Emoticons Que Dice No

Emoticons Que Dice No

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An emoticon (ee-MOHT-i-kon), (/ ᵻ ˈ m oʊ t ᵻ k ɒ n /, or / i ˈ m oʊ t ᵻ k ɒ n /) is a pictorial representation of a facial expression using punctuation One of our favorite categories, this is where all the stuff you can hug goes – plush toys, stuffed animals, pillows, and even tiny blind-box plushies.Soy paciente de una Dra en la Ciudad de México, le comentë sobre un aneurisma cerebral que padeció mi hijo quien vive en Bogotá. Me recomienda que me traslade con Since 1944, the people of Mitchell Wiggins have combined the highest level of accounting and business expertise with the kind of passion and true personalWelcome to Vector Depot. Vector Depot is a site for sharing things you find helpful with your work in Vectorworks. All items are specific to Vectorworks.Speak-No-Evil Monkey Mono que no dice lo mal. A monkey covering his mouth. One of the three wise monkeys, named Iwazaru. Part of the proverbial principle “see no evil WhatsApp Messenger ha dado de que hablar en estos últimos días con numerosas noticias que por supuesto, hemos traído en Andro4all, como el cierre de WhatsAppMientras algunas se sienten tristes porque un idiota no las acepta, yo que soy una chica de 10 años, me siento triste aveces porque me pasan muchas dificultades en nunca estoy en desacuerdo: no digo nada, finjo que estoy de acuerdo: no digo nada durante la reunión, pero en los pasillos o durante la pausa le expreso mi Udderly Smooth hand lotion and foot lotion have ‘udderly’ saved my skin. My hands and feet get sooooooo dry no matter what time of year it is!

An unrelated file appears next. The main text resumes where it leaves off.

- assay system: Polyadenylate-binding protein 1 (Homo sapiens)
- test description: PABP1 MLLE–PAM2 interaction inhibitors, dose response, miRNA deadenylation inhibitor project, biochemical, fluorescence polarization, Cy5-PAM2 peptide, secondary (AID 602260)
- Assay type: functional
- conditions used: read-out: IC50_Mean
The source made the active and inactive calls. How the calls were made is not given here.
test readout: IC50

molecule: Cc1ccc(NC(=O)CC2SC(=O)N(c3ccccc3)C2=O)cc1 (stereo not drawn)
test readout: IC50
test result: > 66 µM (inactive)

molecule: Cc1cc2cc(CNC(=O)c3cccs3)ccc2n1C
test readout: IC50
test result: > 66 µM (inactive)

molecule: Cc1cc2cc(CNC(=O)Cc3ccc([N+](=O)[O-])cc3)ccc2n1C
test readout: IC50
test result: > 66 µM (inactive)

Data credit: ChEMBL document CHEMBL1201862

An emoticon is a short sequence of keyboard letters and symbols, usually emulating a facial expression, that complements a text message. Alternatively referred to as a smiley face, smiles, wink, or winky, an emoticon is a way of showing an emotion on the Internet and text-based communication such as e-mail, chat, and SMS. Emoticons are letters or symbols used on the keyboard that represent how you’re feeling, for example, 🙂 when your head is turned to the left represents a smiley. The smiley face is often credited as being first suggested by Professor Scott Fahlman on a bulletin board September 19, 1982

You can use our emoticons below :

In Japan, users have worked out emoticons (text-based “smiley faces”) adapted to their culture. According to The New York Times on August 12 1996, the Japanese use emoticons even more than Westerners. Because their PC keyboards handle the two-byte characters of Kanji, users can choose between single- and double-byte versions of certain characters such as underscore characters, allowing a further degree of expression.

You can also use Japanese emojis below :

What is the difference between emoticons and emojis?

Emoticons (from “emotion” plus “icon”) are specifically intended to depict facial expression or body posture as a way of conveying emotion or attitude in e-mail and text messages. They originated as ASCII character combinations such as 🙂 to indicate a smile—and by extension, a joke—and 🙁 to indicate a frown.

In East Asia, a number of more elaborate sequences have been developed, such as (“)(-_-)(“) showing an upset face with hands raised. Over time, many systems began replacing such sequences with images, and also began providing ways to input emoticon images directly, such as a menu or palette. The emoji sets used by Japanese cell phone carriers contain a large number of characters for emoticon images, along with many other non-emoticon emoji.

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